USAID Mikajy

Mikajy /mi ka ʤi/, which means “taking good care of” in Malagasy, is a site-based conservation effort that works to reduce threats to targeted protected areas and High Biodiversity Value (HBV) ecosystems through improved management, increased economic opportunities, better access to social services, and support for natural resource tenure and property rights.

CCP Supporting Activities


photo of a lab worker

The CCP supports Madagascar-based research to introduce and test innovative approaches to reducing threats to biodiversity through Partnerships for Enhanced Engagement in Research (PEER).  This partnership between USAID and the United States National Academies of Sciences competitively provides grants to Malagasy researchers and research institutions who collaborate with US-Government funded researchers in the United States to build the capability of Malagasy researchers to increasingly lead research efforts to benefit the people and biodiversity of Madagascar.

Peace Corps Interagency Agreement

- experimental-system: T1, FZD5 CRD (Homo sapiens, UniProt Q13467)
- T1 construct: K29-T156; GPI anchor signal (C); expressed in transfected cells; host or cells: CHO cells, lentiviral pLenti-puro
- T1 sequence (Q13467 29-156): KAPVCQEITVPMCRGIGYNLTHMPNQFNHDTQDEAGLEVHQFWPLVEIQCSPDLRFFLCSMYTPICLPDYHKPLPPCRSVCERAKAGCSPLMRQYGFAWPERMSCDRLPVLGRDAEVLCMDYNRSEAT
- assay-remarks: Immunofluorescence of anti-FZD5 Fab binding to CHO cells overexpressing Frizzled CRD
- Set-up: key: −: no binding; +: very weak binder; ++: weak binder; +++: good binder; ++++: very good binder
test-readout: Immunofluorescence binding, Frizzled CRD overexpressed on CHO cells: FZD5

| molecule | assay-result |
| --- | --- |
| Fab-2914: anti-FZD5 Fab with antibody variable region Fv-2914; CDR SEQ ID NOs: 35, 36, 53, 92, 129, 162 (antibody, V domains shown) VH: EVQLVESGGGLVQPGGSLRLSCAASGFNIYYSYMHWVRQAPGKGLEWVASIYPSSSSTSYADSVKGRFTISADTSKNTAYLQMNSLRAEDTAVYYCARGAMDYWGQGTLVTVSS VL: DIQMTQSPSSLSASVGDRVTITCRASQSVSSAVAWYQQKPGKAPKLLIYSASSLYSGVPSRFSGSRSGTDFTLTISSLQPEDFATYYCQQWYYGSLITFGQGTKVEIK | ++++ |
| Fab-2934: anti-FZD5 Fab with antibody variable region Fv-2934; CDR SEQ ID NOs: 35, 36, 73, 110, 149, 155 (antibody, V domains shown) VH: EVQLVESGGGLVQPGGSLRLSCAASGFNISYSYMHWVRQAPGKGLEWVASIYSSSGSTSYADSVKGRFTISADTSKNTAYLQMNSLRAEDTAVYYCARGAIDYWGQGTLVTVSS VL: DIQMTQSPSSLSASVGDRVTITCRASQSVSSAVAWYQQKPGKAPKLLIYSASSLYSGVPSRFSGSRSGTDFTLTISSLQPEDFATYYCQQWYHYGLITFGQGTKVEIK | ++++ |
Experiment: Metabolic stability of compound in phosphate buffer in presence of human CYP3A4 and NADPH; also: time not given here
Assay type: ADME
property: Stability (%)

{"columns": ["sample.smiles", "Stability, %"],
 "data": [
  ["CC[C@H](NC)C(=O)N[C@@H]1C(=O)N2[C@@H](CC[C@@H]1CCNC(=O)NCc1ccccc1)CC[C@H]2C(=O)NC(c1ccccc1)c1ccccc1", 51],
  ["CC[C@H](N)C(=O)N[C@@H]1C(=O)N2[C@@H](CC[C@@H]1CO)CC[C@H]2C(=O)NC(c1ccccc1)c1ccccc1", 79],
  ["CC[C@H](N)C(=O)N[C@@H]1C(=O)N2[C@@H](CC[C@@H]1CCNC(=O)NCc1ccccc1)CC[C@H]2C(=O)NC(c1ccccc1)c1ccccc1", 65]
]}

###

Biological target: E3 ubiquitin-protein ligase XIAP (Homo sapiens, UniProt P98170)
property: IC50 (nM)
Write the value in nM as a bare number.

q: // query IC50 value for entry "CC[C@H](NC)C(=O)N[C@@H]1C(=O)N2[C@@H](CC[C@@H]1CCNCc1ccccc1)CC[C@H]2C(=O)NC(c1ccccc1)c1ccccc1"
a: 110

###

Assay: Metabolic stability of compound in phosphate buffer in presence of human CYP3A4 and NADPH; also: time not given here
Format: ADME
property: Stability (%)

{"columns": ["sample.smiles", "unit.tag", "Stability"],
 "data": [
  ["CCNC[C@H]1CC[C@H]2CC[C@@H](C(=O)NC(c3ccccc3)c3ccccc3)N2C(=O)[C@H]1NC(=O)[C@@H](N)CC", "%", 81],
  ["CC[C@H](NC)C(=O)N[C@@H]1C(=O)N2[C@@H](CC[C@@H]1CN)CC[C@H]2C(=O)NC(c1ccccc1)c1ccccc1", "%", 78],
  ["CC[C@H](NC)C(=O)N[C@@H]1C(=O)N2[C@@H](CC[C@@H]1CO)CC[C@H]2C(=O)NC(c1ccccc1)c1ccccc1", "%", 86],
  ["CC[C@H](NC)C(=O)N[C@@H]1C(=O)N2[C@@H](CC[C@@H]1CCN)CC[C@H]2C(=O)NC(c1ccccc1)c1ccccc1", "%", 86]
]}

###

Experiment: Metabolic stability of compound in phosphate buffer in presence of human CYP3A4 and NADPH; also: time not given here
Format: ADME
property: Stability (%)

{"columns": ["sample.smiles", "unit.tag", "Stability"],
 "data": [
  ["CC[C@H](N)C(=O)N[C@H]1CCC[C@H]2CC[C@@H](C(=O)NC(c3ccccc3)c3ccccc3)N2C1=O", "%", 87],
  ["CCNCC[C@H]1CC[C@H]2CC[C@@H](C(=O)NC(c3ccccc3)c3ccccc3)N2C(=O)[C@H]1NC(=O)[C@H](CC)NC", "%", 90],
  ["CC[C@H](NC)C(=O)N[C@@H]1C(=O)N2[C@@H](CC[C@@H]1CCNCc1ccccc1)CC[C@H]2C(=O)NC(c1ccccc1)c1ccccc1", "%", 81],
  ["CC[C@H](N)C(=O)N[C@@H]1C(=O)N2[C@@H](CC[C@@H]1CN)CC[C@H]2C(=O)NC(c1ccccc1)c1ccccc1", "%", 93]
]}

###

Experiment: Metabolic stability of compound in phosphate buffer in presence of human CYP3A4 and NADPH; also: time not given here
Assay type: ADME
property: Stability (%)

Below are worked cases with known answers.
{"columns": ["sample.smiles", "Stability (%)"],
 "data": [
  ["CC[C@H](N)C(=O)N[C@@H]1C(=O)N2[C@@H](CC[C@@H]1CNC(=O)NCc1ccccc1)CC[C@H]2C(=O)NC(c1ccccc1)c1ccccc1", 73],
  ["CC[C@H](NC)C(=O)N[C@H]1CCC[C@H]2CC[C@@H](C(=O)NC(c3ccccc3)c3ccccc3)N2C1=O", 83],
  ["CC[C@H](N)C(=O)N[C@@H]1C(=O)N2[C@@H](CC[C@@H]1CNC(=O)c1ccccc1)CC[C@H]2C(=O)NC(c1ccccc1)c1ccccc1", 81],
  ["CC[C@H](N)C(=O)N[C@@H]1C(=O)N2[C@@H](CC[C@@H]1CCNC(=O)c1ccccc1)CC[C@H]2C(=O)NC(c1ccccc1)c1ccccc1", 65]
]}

photo of two boys

Through a new partnership with the Peace Corps, the CCP catalyzes grass-roots conservation by providing Peace Corps Volunteers serving in Madagascar and their communities with training and grant funding they need to implement small-scale, community-based projects.  With this support volunteers are able to introduce biodiversity-friendly development alternatives and sustainable practices for community-managed landscapes and seascapes. Not only does this collaboration provide technical assistance directly at field level, it also offers CCP and our development partners a source of learning about community engagement approaches that can be shared broadly to building learning platforms in the country.

US Forest Service Interagency Agreement

people standing in the forest

The CCP is providing assistance to communities and partners that track and quantify Madagascar’s natural resources through our partnership with the United States Forest Service (USFS).  Through this activity, the USFS is providing technical support to Madagascar’s “Reducing Emissions from Deforestation and Forest Degradation” (REDD+) efforts by assisting with their “Mangrove Forest Inventory” and “Carbon Quantification” projects.  These measurements are important factors in the conservation decision-making and forest management processes. The mangrove forests play an important role in mitigating the impact of major storms and are an important habitat for the local animal species.  They also provide resources for economic activities in these areas. Through our partnership with USFS we are also helping coastal communities to better measure carbon stocks in mangroves and thereby increase their capacity to manage important natural resources.